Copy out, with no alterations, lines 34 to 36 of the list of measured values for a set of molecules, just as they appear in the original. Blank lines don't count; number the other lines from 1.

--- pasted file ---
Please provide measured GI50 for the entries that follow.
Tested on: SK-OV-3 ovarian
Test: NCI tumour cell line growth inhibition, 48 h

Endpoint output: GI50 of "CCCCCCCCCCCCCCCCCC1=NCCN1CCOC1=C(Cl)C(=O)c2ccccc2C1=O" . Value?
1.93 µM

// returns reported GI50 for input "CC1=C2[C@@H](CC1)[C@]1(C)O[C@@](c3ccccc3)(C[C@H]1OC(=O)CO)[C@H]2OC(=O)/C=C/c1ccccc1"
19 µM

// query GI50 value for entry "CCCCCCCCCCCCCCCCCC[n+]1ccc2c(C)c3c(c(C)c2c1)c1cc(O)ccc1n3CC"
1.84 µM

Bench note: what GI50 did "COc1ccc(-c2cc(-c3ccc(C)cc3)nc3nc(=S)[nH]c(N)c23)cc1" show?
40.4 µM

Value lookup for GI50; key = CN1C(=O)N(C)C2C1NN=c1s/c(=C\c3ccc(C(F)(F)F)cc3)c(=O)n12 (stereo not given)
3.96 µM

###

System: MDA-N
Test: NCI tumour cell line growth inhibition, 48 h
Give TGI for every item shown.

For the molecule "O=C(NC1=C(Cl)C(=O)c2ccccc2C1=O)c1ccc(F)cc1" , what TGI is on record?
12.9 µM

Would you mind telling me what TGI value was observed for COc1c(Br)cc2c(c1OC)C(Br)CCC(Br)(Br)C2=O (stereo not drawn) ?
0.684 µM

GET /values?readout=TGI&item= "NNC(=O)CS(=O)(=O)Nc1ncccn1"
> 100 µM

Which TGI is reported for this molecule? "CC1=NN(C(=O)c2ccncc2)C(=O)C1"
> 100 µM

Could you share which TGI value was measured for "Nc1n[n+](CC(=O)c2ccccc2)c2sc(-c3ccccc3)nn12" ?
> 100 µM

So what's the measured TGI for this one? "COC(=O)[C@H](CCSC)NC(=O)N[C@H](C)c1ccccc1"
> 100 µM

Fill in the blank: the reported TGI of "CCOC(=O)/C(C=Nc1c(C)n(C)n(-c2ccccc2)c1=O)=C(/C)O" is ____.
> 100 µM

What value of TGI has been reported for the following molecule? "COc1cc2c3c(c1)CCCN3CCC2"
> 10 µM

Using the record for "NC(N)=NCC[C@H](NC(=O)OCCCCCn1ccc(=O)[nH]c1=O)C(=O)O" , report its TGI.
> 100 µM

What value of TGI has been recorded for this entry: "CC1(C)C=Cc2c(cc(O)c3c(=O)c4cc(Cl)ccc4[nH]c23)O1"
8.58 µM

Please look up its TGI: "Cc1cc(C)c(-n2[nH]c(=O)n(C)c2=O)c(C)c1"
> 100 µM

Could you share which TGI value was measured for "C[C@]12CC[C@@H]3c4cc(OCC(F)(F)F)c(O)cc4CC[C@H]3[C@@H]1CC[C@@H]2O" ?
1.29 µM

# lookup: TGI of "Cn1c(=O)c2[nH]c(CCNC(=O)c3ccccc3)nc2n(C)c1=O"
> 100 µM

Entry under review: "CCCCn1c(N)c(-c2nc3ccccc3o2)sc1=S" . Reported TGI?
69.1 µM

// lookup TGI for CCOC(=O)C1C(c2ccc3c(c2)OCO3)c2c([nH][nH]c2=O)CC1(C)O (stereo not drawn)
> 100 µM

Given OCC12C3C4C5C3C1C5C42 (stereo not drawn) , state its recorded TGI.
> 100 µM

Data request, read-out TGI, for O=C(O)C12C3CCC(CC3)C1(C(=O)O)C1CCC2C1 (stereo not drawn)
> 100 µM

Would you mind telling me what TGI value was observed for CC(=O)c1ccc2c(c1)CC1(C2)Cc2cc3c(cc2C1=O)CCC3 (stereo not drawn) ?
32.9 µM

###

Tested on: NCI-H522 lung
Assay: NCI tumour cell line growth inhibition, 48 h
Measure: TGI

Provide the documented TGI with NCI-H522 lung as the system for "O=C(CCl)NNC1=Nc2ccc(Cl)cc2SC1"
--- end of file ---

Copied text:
Using the record for "NC(N)=NCC[C@H](NC(=O)OCCCCCn1ccc(=O)[nH]c1=O)C(=O)O" , report its TGI.
> 100 µM

What value of TGI has been recorded for this entry: "CC1(C)C=Cc2c(cc(O)c3c(=O)c4cc(Cl)ccc4[nH]c23)O1"